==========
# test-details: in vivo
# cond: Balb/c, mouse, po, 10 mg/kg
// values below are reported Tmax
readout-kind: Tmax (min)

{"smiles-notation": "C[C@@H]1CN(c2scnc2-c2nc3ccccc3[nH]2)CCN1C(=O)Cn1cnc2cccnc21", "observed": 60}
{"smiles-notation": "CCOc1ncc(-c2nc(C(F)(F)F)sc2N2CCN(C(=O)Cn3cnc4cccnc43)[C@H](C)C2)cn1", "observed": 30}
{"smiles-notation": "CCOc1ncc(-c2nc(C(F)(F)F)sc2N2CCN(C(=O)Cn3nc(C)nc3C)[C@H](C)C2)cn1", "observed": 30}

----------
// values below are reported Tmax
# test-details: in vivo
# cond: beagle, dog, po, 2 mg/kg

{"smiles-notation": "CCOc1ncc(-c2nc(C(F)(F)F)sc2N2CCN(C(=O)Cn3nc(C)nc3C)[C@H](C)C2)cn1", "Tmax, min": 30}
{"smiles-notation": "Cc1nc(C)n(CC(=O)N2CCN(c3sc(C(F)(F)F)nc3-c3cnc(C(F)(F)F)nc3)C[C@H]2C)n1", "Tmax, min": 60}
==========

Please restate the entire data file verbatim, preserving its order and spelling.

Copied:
# test-details: in vivo
# cond: Balb/c, mouse, po, 10 mg/kg
// values below are reported Tmax
readout-kind: Tmax (min)

{"smiles-notation": "C[C@@H]1CN(c2scnc2-c2nc3ccccc3[nH]2)CCN1C(=O)Cn1cnc2cccnc21", "observed": 60}
{"smiles-notation": "CCOc1ncc(-c2nc(C(F)(F)F)sc2N2CCN(C(=O)Cn3cnc4cccnc43)[C@H](C)C2)cn1", "observed": 30}
{"smiles-notation": "CCOc1ncc(-c2nc(C(F)(F)F)sc2N2CCN(C(=O)Cn3nc(C)nc3C)[C@H](C)C2)cn1", "observed": 30}

----------
// values below are reported Tmax
# test-details: in vivo
# cond: beagle, dog, po, 2 mg/kg

{"smiles-notation": "CCOc1ncc(-c2nc(C(F)(F)F)sc2N2CCN(C(=O)Cn3nc(C)nc3C)[C@H](C)C2)cn1", "Tmax, min": 30}
{"smiles-notation": "Cc1nc(C)n(CC(=O)N2CCN(c3sc(C(F)(F)F)nc3-c3cnc(C(F)(F)F)nc3)C[C@H]2C)n1", "Tmax, min": 60}